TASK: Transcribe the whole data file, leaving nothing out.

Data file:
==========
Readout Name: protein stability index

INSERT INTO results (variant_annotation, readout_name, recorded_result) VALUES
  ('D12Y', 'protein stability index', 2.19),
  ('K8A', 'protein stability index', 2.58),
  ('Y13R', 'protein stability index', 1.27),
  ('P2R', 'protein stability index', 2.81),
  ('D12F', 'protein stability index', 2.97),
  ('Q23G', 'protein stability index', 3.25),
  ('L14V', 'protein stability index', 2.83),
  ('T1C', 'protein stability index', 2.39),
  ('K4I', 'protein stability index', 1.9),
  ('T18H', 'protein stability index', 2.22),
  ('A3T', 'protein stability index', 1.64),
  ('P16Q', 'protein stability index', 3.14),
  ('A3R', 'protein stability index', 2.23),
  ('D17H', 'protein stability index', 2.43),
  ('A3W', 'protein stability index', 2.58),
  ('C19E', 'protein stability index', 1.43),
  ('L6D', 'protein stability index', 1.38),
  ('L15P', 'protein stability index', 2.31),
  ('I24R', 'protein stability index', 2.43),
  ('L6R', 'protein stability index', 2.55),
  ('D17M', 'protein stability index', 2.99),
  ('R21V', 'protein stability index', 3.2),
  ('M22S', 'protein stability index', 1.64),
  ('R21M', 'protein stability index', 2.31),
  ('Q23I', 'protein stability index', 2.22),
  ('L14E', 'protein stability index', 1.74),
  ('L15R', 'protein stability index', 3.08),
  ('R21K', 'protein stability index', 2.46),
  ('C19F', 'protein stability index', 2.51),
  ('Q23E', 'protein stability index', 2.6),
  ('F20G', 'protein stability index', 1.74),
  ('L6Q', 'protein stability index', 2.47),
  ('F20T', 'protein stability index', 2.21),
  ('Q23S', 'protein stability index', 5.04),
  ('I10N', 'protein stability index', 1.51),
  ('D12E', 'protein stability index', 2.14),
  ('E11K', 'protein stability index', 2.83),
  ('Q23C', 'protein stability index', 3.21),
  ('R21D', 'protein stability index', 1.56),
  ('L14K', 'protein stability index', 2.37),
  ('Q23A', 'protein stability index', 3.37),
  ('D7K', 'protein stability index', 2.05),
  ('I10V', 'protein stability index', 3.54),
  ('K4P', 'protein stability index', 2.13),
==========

Readout Name: protein stability index

INSERT INTO results (variant_annotation, readout_name, recorded_result) VALUES
  ('D12Y', 'protein stability index', 2.19),
  ('K8A', 'protein stability index', 2.58),
  ('Y13R', 'protein stability index', 1.27),
  ('P2R', 'protein stability index', 2.81),
  ('D12F', 'protein stability index', 2.97),
  ('Q23G', 'protein stability index', 3.25),
  ('L14V', 'protein stability index', 2.83),
  ('T1C', 'protein stability index', 2.39),
  ('K4I', 'protein stability index', 1.9),
  ('T18H', 'protein stability index', 2.22),
  ('A3T', 'protein stability index', 1.64),
  ('P16Q', 'protein stability index', 3.14),
  ('A3R', 'protein stability index', 2.23),
  ('D17H', 'protein stability index', 2.43),
  ('A3W', 'protein stability index', 2.58),
  ('C19E', 'protein stability index', 1.43),
  ('L6D', 'protein stability index', 1.38),
  ('L15P', 'protein stability index', 2.31),
  ('I24R', 'protein stability index', 2.43),
  ('L6R', 'protein stability index', 2.55),
  ('D17M', 'protein stability index', 2.99),
  ('R21V', 'protein stability index', 3.2),
  ('M22S', 'protein stability index', 1.64),
  ('R21M', 'protein stability index', 2.31),
  ('Q23I', 'protein stability index', 2.22),
  ('L14E', 'protein stability index', 1.74),
  ('L15R', 'protein stability index', 3.08),
  ('R21K', 'protein stability index', 2.46),
  ('C19F', 'protein stability index', 2.51),
  ('Q23E', 'protein stability index', 2.6),
  ('F20G', 'protein stability index', 1.74),
  ('L6Q', 'protein stability index', 2.47),
  ('F20T', 'protein stability index', 2.21),
  ('Q23S', 'protein stability index', 5.04),
  ('I10N', 'protein stability index', 1.51),
  ('D12E', 'protein stability index', 2.14),
  ('E11K', 'protein stability index', 2.83),
  ('Q23C', 'protein stability index', 3.21),
  ('R21D', 'protein stability index', 1.56),
  ('L14K', 'protein stability index', 2.37),
  ('Q23A', 'protein stability index', 3.37),
  ('D7K', 'protein stability index', 2.05),
  ('I10V', 'protein stability index', 3.54),
  ('K4P', 'protein stability index', 2.13),